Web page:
Updated: Sunday, 5th July 2020 @ 5:57am

Review: Foals @ Warehouse Project - 30/12/11

Review: Foals @ Warehouse Project - 30/12/11

By Felicity Robertson

The atmosphere at the Warehouse Project was explosive as the much anticipated Chad Valley, Tom Vek, Jack Savidge - of Friendly Fires fame - and Foals played the night before New Year’s Eve.

You could instantly tell this was not going to be your average DJ set.

The first act, Manchester’s very own Now Wave DJs, were well received by the enthusiastic crowd.

The night switched from mellow tunes from Chad Valley to a booming performance from Tom Vek, who blew the crowd away with his single, Nothing But Green Lights.

Vek’s geeky, Morrissey-esque appearance deceived the crowds as he belted out songs from his album, Leisure Seizure, which oddly led several maniacs to involve themselves in to forming a circle of death in the middle of the floor to this unlikely choice of music for such activities.

Chad Valley sang his way through his melodic, chilled out set whilst fiddling with his synth and sweating profusely under the bright white and blue lights that lit the stage.

This was the time for a toilet break and drinks top up if you needed it as Valley’s mellow tones calmly echoed round the building.

The build-up to Foals is indescribable, the fans are of the indie die-hard variety that battle for a space nearest the front but pretend they don’t care. For about half an hour before the band emerged fans chanted the infamous riff of the much anticipated song, Two Steps Twice.

The crowd were in awe as the band came on stage and played most of the tracks off their debut album, Antidotes, one of the weirdest, most eclectic albums to be released in the last decade that reached number three in the UK album charts.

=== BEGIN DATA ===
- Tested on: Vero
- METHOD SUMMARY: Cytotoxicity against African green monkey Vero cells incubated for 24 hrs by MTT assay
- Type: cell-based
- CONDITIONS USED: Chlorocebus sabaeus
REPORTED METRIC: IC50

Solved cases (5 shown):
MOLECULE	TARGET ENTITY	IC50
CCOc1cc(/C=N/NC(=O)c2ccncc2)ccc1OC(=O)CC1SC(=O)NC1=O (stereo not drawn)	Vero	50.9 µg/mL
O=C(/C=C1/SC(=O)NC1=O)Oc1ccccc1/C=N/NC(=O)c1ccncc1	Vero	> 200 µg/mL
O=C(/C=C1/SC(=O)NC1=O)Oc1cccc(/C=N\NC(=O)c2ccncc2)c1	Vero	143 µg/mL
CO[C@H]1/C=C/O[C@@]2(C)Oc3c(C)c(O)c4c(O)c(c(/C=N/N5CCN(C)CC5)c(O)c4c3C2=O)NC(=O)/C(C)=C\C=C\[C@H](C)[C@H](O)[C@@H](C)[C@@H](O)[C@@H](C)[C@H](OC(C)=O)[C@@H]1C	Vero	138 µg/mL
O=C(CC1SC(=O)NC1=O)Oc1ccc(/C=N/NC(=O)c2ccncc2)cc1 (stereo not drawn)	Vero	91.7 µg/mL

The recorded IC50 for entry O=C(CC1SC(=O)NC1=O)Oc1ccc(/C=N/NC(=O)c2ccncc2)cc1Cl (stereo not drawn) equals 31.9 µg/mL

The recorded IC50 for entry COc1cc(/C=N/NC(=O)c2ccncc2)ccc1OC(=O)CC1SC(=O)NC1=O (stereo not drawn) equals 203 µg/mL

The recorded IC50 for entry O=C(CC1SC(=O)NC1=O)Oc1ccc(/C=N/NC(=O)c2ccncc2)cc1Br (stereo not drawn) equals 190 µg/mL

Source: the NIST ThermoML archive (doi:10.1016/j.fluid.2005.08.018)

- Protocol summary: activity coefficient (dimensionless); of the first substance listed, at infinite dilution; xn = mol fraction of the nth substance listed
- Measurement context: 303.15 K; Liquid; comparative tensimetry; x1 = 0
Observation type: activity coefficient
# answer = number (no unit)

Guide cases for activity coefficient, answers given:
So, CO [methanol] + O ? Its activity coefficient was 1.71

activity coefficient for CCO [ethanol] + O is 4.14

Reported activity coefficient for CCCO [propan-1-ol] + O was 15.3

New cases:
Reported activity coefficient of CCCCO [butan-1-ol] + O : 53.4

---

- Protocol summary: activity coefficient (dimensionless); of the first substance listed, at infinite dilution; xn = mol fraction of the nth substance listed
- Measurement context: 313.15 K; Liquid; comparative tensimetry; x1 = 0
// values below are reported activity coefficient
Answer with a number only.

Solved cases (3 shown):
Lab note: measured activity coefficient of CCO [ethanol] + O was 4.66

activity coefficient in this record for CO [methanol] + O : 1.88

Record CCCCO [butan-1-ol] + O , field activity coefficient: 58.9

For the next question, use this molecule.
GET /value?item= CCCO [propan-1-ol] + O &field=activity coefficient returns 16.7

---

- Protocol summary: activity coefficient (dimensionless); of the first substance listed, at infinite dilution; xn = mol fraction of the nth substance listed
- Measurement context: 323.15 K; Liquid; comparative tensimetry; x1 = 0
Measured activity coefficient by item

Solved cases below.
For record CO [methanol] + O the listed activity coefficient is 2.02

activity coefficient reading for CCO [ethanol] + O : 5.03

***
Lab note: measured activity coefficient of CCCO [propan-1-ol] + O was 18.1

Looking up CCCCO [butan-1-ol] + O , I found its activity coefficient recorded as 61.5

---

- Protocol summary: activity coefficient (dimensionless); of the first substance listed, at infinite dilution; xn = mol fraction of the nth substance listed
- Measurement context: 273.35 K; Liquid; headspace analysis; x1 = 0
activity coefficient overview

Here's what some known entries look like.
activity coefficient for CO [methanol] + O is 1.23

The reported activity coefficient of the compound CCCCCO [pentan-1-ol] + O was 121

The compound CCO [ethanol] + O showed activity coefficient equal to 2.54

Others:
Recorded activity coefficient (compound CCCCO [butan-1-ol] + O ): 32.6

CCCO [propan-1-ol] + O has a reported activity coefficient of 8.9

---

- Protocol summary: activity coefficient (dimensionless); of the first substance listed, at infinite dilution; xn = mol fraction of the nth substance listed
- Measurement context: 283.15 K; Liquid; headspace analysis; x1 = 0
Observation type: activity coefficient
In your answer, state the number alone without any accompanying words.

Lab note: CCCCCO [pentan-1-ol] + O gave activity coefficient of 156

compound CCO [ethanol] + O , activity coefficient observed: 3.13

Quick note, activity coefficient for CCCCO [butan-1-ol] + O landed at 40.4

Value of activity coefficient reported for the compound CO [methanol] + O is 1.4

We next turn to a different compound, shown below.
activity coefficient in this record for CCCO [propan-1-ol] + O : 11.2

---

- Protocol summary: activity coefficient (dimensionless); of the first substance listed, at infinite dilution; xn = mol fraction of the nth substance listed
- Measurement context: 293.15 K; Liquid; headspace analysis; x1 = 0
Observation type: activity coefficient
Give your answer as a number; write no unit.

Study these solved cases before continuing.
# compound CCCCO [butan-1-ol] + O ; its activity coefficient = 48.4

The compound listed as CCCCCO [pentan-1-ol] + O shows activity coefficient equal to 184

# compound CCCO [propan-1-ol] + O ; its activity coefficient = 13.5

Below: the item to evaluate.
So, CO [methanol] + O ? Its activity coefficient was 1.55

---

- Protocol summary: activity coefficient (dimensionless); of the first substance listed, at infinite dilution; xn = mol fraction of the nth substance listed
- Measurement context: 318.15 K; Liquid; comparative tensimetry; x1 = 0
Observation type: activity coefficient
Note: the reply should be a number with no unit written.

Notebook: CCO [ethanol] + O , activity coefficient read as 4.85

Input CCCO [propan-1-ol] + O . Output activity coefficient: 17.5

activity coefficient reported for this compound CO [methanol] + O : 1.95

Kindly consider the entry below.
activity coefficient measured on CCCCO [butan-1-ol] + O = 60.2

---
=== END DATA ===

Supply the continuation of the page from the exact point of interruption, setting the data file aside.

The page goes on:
Foals did not fail to deliver and absolutely blew away the crowd, playing almost all of both albums.

The band were on stage for almost two hours as they played their schizophrenic set that jumped from being largely energetic with songs such as Balloons, to suddenly calm with Spanish Sahara.

I was pleased to see the band pay attention to their early tracks as well as their more recent, well known material such as Miami and Total Life Forever, both of which were hypnotising.

It is this unpredictability and zephyr that kept the too cool for school fans on their toes as they held on to every last word from each song while trying to look nonchalant about the whole thing.

My personal highlight was when they played their infectious song, Electric Bloom and came back on for the encore where they played the anthem of the evening, Two Steps Twice.

At this point the crowd went mental whilst the band repeated the chorus about twenty times more than they do on the album.

I genuinely have never been so sad to see a band finish and feel no shame in admitting I wanted them to play the entire set all over again straight away!